Christopher Nolan is one of the most acclaimed directors working in Hollywood right now. He’s also one of the few filmmakers who can demand any budget for any script he authorizes. Following his last picture, the divisive “Interstellar,” the film public was on edge about what was in store from the British writer and director.
Swiss director Frédéric Mermoud’s second feature film, “Moka,” follows the story of Diane (Emmanuelle Devos) who is struggling with the death of her only son in a hit and run accident. Diane is stricken with grief and anger as the police seem to be unable to find the killers, taking the case into her own hands by hiring a detective. She tracks a couple matching the description and infiltrates their lives to find hard evidence, subjecting them to the same pain that she is filled with. The film’s main question, “what does revenge mean?” gets over asked. What can Diane hope to accomplish by finding her son’s killers? What will it really change? Not once is there an actual answer.
It's the summertime, and what better thing to do than to sit back, relax and escape reality. There is some great television out there to help you do that, so let The Eagle assist in choosing the top shows to watch over the summer.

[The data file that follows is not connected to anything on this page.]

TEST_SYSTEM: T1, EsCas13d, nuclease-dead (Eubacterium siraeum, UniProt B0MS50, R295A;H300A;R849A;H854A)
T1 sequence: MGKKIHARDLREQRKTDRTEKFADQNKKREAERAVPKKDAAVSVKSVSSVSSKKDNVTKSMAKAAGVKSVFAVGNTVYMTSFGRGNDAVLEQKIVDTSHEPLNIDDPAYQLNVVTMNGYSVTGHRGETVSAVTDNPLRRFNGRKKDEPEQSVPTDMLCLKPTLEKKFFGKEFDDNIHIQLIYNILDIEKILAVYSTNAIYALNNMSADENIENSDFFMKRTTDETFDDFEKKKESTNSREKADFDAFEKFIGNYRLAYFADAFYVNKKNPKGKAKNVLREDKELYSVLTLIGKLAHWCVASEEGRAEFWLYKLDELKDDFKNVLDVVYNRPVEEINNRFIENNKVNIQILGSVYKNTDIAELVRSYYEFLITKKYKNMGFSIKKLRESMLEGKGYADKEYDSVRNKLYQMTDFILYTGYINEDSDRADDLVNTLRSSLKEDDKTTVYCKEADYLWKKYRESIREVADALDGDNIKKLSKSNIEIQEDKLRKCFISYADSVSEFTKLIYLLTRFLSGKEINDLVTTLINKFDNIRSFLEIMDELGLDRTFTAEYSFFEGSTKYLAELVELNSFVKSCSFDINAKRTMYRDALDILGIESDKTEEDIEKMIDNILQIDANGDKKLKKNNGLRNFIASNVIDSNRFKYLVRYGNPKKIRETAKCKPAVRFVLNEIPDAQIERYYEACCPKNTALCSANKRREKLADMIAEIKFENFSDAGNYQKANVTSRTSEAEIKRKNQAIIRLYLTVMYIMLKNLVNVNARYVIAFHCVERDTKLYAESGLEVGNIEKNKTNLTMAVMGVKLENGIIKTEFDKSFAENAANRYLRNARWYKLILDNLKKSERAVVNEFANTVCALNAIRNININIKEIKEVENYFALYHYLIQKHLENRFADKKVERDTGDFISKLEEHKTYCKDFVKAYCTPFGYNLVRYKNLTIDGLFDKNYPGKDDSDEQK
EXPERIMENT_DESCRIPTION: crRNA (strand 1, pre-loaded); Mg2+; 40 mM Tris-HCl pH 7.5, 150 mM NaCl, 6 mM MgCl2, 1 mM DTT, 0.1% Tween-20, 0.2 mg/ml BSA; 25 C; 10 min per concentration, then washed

"Happy Gay Pride Month, we're taking away all of your representation," is basically what Netflix decided to say on June 1.
Veteran director and screenwriter Edgar Wright takes an unconventional approach to the typical heist film with "Baby Driver," yet fails to deliver much beyond high-powered car chases and a stellar soundtrack.
“I, Daniel Blake” is a moving look at the quagmire that is the welfare system, breaking through the callousness of glib terms like “welfare queen.” There is no crown or glory in battling an amorphic bureaucracy for something as basic as one’s right to exist and live.
After a series of poorly reviewed movies for the DC Extended Universe, largely helmed by director Zach Snyder, actress and soon-to-be mega-star Gal Gadot and director Patty Jenkins pick up the slack with “Wonder Woman.”
Matt Tyrnauer’s new documentary “Citizen Jane: Battle for the City” is a story about Jane Jacobs and Robert Moses. Jacobs's focus on organic growth clashes with Moses's goal of redeveloping New York City from the ground up during the 1950s and 60s. The film delves into these two contrasting visions of the city's future.